3 Measuring the outcome of the IPCC's
19. The IPCC is responsible for ensuring that
its recommendations have been received and accepted (or rejected)
by the relevant police force. The IPCC's four regional offices
have adopted widely varying approaches to tracking the acceptance
of recommendations. In the Northern and Central regions the acceptance
or rejection of recommendations is centrally recorded. In contrast,
there is no auditable evidence of any central recording or monitoring
of police responses to recommendations in either the London &
South-East or Wales & South-West regions.
The IPCC accepted that it needed to maintain a better record of
how a police force responds to its recommendations.
20. The IPCC also does not systematically monitor
whether recommendations, once accepted, have been implemented
by the police. The
IPCC has informal arrangements which rely upon the IPCC's Commissioners
liaising with senior police staff before recommendations are made
to establish whether they will solve the problem identified. The
Commissioner will then check that the force intends to implement
the change and will often liaise with the force once the recommendation
has been made to check that it has been implemented.
The IPCC does not have the statutory power to enforce implementation
since its remit is not to determine how priorities should be made
21. There is currently no agreement on who has
responsibility for monitoring that the IPCC's recommendations,
once accepted, are implemented. HM Inspectorate of Constabulary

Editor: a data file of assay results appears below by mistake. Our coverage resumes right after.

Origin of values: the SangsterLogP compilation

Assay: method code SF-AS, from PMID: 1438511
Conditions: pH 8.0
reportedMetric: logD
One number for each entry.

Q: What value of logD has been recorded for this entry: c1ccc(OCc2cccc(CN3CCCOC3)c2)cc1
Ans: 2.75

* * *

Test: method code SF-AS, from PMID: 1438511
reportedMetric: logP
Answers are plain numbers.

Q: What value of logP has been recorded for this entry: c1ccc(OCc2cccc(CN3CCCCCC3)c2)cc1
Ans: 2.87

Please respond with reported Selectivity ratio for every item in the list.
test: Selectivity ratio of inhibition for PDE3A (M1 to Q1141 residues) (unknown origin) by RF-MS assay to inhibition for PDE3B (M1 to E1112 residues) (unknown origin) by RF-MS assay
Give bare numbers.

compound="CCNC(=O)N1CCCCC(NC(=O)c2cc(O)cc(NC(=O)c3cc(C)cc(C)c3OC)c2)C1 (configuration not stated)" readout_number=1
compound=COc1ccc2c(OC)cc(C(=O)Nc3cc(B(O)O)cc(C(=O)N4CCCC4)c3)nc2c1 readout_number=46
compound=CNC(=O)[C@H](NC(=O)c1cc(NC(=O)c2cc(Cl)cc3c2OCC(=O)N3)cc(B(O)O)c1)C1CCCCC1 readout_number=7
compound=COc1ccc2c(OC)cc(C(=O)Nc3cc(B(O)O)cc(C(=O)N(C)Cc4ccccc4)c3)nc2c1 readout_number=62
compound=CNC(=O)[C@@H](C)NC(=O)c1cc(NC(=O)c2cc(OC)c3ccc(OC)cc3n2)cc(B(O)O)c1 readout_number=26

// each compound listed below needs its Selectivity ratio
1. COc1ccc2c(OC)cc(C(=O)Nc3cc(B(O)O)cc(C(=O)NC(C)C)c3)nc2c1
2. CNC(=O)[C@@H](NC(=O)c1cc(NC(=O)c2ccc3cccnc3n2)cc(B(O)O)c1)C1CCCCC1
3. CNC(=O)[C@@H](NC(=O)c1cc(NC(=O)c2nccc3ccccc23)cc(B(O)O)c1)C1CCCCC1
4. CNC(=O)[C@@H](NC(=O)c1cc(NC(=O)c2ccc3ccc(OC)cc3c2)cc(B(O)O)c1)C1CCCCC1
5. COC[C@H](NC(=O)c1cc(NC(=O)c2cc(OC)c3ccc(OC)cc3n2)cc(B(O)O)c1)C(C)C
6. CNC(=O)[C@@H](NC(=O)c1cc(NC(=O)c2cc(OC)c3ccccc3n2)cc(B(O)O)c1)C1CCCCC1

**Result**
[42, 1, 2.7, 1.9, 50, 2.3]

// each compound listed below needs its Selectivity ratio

may consider specific IPCC recommendations as part of its inspections
of individual police forces and systems but it does not have a
specific remit to follow-up all IPCC recommendations.
22. Since 2007 the IPCC has published five 'Learning
the Lessons Bulletins' in which wider lessons identified from
its work are disseminated.
These Bulletins provide summaries of where police processes have
failed and also highlight best practice. The IPCC can point to
some examples where problems identified and solutions proposed
have resulted in changes to police procedures. Figure 4
provides two such examples of the impact of IPCC recommendations,
but such impacts are not centrally recorded.
Failure to monitor the implementation of recommendations systematically
is a significant shortfall in the system for ensuring that poor
police practices are put right. It also weakens the IPCC's ability
to assess its overall effectiveness, and fails to provide the
necessary assurance to the public that the IPCC is having the
impact expected of it.Figure
4: Examples of the impacts stemming from IPCC recommendations
|Example 1: A man killed himself in a cell having tied a noose around a plughole strainer. Following an investigation the IPCC recommended that police forces should change the design of their plugholes, and they have done so preventing further such incidents.
Example 2: Witness protection arrangements broke down in one police force and two people were killed as a direct consequence. Following IPCC recommendations the police force concerned now has one of the best witness protection systems in the country.
33 C&AG's Report, para 3.9 Back
Qq 12-13 Back
Qq 12-13, 38, 60 Back
Q 39 Back
Q 41 Back
C&AG's Report, para 3.8 Back
C&AG's Report, para 3.10 Back
Qq 39, 60 Back
Q 39 Back